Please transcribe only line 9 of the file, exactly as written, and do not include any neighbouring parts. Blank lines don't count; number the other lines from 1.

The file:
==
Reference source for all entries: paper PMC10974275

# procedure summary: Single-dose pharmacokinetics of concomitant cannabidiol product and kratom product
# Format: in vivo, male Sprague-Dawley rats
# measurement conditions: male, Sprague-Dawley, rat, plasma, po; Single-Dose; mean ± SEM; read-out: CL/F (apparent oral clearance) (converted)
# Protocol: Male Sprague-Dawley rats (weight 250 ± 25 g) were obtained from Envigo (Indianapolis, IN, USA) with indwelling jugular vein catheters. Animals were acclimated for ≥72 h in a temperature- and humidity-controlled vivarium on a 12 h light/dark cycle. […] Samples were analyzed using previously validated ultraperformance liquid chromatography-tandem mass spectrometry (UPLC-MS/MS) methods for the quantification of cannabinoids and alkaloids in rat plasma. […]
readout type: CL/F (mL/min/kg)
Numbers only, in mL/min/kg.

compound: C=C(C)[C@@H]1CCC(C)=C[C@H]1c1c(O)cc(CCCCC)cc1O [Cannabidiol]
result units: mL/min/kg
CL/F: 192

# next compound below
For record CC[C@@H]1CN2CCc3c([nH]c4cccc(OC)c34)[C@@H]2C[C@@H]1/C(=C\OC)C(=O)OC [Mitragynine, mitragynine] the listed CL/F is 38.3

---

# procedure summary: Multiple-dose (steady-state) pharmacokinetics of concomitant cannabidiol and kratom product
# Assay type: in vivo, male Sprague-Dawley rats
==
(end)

result units: mL/min/kg